Italy exported US$611 billion worth of goods around the globe in 2021. That dollar amount is 20.5% than in 2017 when Italy’s exports totaled $507.2 billion and accelerated by 22.6% from $498.4 billion in 2020.
The top 5 importers of products exported from Italy were shipped from Germany, France, United States of America, Switzerland and Spain. Those 5 major customers accounted for 43% of global spending on Italian exported goods during 2021.
Applying a continental lens, about two-thirds (65.5%) of Italy’s exports by value were delivered to fellow European countries while 15.1% were sold to importers in Asia. Italy shipped another 11.3% worth of goods to North America.
Smaller percentages went to Africa (3.5%), Latin America excluding Mexico but including the Caribbean (2.1%) then Oceania led by Australia and New Zealand (1%).
Italy’s Top Trading Partners
Below is a list showcasing 25 of Italy’s top trading partners, countries that imported the most Italian shipments by dollar value during 2021. Also shown is each import country’s percentage of total Italian exports.
- Germany: US$79.2 billion (13% of Italy’s total exports)
- France: $62.5 billion (10.2%)
- United States: $58.5 billion (9.6%)
- Switzerland: $32.3 billion (5.3%)
- Spain: $30.3 billion (5%)
- United Kingdom: $27.8 billion (4.5%)
- Belgium: $21.2 billion (3.5%)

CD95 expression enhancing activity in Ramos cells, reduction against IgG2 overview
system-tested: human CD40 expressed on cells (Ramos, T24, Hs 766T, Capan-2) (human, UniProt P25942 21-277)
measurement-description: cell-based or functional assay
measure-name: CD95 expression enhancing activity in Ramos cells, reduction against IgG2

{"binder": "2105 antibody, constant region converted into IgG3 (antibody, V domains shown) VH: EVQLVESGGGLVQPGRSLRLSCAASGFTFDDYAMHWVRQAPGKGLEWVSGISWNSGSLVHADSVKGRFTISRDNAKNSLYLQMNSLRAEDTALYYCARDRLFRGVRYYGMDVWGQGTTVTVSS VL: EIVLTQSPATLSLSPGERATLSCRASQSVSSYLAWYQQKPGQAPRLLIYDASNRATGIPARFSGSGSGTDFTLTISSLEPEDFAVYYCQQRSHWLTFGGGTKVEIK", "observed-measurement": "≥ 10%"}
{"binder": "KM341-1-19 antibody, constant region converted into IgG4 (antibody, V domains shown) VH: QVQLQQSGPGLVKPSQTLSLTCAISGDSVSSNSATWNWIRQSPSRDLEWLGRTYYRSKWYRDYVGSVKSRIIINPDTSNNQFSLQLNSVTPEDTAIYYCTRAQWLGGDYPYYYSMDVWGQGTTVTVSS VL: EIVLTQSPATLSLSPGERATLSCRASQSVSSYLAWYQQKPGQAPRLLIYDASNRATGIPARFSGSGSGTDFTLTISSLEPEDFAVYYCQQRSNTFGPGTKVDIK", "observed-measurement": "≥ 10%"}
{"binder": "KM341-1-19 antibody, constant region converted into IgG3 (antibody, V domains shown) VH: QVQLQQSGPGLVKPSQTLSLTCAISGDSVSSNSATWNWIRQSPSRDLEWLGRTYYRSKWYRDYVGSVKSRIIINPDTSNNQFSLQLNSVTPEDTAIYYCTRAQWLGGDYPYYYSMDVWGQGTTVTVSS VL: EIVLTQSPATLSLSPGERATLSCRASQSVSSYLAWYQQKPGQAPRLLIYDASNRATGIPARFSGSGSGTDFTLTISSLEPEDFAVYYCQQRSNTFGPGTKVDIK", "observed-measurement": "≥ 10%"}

- Poland: $19.1 billion (3.1%)
- China: $18.6 billion (3%)
- Netherlands: $17.9 billion (2.9%)
- Austria: $13.5 billion (2.2%)
- Turkey: $11.3 billion (1.8%)
- Romania: $9.7 billion (1.6%)
- Russia: $9.1 billion (1.5%)
- Japan: $8.9 billion (1.5%)
- Czech Republic: $8.3 billion (1.4%)
- Greece: $6.5 billion (1.1%)
- Sweden: $6.4 billion (1%)
- Hungary: $6.35 billion (1%)
- South Korea: $6.2 billion (1%)
- Canada: $5.72 billion (0.9%)
- United Arab Emirates: $5.71 billion (0.9%)
- Hong Kong: $5.7 billion (0.9%)
- Brazil: $5.4 billion (0.9%)
- Slovenia: $5.2 billion (0.9%)
Almost four-fifths (78.8%) of Italian exports in 2021 were delivered to the above 25 trade partners.
Among these top import purchasers, the Netherlands showed the greatest growth in demand for Italian products posting a 37.8% increase from 2020 to 2021.
In second place was Greece (up 31.6%) ahead of importers in Brazil (up 31.1%), United Arab Emirates (up 29.3%) and Turkey (up 28.1%).
Other notable expansions in demand for Italian exports belong to Austria (up 27.6%), Poland (up 27.2%), Spain (up 27.1%) then mainland China (up 26.6%).
Countries Causing Biggest Trade Deficits for Italy
As defined by Investopedia, a country whose total value of all imported goods is higher than its value of all exports is said to have a negative trade balance or deficit.
It would be unrealistic for any exporting nation to expect across-the-board positive trade balances with all its importing partners. Similarly, that export country doesn’t necessarily post a negative trade balance with each individual partner with which it exchanges exports and imports.
Italy incurred the highest trade deficits with the following countries.
- China: -US$27 billion (country-specific trade deficit in 2021)
- Netherlands: -$14.8 billion
- Germany: -$10.4 billion
- Russia: -$7.4 billion
- Azerbaijan: -$7.3 billion
- Libya: -$5.2 billion
- Algeria: -$4.5 billion